SUSSEX, Va. (WVEC) -- Corrections officers are worried about their safety working inside Virginia’s prisons. They told 13News Now it is not a matter of if something will happen, but when. We've uncovered a staffing situation with turnover so high, COs said it is a danger to the public.

History has shown what happens when prisons are short staffed. Inmates have tried to take advantage. People have been hurt. Lives were lost.

"The Department of Correction(s) is in a crisis to keep officers and recruit officers," wrote one corrections officer. "The inmates see it and when they decide to ban(d) together they can take over if they wanted."

We got those messages after we uncovered federal authorities believe a severe staffing shortage is partly to blame for the attack and attempted escape at Pasquotank prison. But the words aren't describing Pasquotank Correctional Institution. They're describing the situation inside prisons in the Commonwealth.

A corrections officer, who asked to remain anonymous, said, "It could be a time bomb ticking in Virginia."

So, we dug deeper and requested the vacancy rates at each prison in the Commonwealth. We received pages of mostly redacted data in response to our Freedom of Information Act request. The records showed the overall vacancy rate has hit the double digits.

CO-COSR Vacancy Rate - JAN 2018 Redacted

It's something the corrections officers' union has been keeping a close eye on.

“Our staffing levels are dangerously low,” said Donald Baylor, the union's director of organizing. “My belief is we need to do something. We need to do it quick, fast and we need to do it in a hurry.”

Baylor worked in Virginia prisons for almost 30 years.

“Right now, we have a difficult situation because posts that should be filled are not filled and you have one person carrying the burden of sometimes three or four people,” he described.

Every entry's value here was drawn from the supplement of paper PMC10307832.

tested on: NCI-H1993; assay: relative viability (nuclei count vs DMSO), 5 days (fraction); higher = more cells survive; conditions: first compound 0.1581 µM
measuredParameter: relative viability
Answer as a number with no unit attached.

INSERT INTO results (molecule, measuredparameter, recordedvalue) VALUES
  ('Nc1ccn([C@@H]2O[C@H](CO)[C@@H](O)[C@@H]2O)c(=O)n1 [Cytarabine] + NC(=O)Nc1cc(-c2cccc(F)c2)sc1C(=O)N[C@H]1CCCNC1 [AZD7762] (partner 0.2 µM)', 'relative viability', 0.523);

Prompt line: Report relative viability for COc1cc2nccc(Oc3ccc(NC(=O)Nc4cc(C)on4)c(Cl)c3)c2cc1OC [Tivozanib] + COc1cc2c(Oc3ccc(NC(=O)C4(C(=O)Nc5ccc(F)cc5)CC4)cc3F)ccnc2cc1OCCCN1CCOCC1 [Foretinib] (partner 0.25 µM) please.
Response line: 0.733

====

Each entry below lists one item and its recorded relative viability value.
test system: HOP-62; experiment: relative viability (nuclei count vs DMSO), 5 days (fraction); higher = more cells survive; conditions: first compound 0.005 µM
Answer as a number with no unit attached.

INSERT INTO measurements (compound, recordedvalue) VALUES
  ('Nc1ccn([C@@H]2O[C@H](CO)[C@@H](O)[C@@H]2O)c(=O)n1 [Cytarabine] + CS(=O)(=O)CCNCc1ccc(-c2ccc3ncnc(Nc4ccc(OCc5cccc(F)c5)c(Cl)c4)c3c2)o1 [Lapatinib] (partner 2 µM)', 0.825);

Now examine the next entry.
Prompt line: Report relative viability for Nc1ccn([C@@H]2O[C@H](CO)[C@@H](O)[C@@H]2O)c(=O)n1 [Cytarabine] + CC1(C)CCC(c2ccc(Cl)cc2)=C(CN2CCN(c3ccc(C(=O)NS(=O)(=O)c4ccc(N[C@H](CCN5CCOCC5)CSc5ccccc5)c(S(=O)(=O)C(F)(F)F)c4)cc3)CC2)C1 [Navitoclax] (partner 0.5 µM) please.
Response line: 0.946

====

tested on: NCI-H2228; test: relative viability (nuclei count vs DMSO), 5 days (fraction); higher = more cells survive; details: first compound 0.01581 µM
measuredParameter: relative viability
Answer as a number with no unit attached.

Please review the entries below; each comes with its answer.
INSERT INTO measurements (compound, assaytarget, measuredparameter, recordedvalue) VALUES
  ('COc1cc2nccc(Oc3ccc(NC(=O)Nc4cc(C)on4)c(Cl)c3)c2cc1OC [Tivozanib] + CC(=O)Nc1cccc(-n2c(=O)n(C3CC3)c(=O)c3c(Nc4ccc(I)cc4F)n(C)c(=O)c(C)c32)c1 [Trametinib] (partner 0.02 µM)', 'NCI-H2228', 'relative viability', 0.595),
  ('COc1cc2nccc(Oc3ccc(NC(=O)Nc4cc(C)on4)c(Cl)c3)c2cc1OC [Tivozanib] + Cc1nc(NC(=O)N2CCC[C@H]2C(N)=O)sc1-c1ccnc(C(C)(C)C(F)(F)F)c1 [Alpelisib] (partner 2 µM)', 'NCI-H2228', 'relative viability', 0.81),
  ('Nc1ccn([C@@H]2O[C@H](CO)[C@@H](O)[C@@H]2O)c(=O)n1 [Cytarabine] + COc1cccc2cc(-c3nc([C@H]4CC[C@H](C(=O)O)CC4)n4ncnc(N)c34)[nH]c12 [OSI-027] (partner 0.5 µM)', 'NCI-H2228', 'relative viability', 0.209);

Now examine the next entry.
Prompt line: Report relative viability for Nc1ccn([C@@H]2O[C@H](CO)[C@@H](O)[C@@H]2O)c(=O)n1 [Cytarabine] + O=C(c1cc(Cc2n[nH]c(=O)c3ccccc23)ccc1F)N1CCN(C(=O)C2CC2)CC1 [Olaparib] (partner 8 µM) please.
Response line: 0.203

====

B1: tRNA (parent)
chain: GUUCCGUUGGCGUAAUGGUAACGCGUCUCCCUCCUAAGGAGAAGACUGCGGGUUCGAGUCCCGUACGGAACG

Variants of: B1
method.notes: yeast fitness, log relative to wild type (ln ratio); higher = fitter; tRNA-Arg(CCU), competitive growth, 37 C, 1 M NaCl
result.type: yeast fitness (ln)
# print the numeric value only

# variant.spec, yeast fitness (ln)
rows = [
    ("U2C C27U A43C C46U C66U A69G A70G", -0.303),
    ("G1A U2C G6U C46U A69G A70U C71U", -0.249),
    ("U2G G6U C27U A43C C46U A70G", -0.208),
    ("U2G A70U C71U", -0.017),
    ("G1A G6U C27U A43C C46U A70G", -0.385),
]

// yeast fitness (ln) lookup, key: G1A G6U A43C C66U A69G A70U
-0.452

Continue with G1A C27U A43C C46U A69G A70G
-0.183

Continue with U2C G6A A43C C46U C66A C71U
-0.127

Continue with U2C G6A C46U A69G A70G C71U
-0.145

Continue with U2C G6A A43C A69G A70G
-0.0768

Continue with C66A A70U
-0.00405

Details in a PowerPoint presentation from the Department of Corrections illustrated the issue: for the third quarter of 2017, D.O.C. hired 565 COs. In that very same time period, 510 COs left the department.

It left a net gain of only 55 officers.

“When we have officers who get into a situation where they need help, they need help in a hurry,” Baylor explained. “When you don't have enough people in your facility to respond, help is going to be slow coming and just a few seconds could mean the difference between life and death.”

Baylor believes this isn't just a problem behind bars.

“The biggest risk would be that somebody leaves one of those facilities or escapes or something of that nature and someone is hurt or killed,” he worried.

He doesn't want the general public to think “Oh, this doesn't affect me.”

“If something happens it can bring chaos to every community that's around that facility,” Baylor feared.

Right now, officers are forced to work overtime to make sure essential posts are filled. In some cases they're moved to other prisons, where they don't know the lay of the land, to fill in the gaps. It causes problems and stress.

Baylor urged something needs to change. The union is holding a town hall to lobby state officials and lawmakers.

We requested interviews with both the director of the Department of Corrections and the Chief of Operations. Both requests were declined.

Still, officers are hoping somehow their message is heard.

“There are certain areas and certain jobs that are so critical to public safety, you just can't continue to afford to work short,” Baylor added.

As one officer wrote us, "Virginia has been lucky, but luck can soon run out."

After interview requests were denied, 13News Now reached out to the Virginia Department of Corrections multiple times for an official statement for this story. A spokeswoman sent us copies of a PowerPoint presentation officials gave to the lawmakers during the General Assembly session. She did not respond to multiple requests for comment.

Powerpoint Presentation: DOC - House Appropriations Committee, 1-18-18

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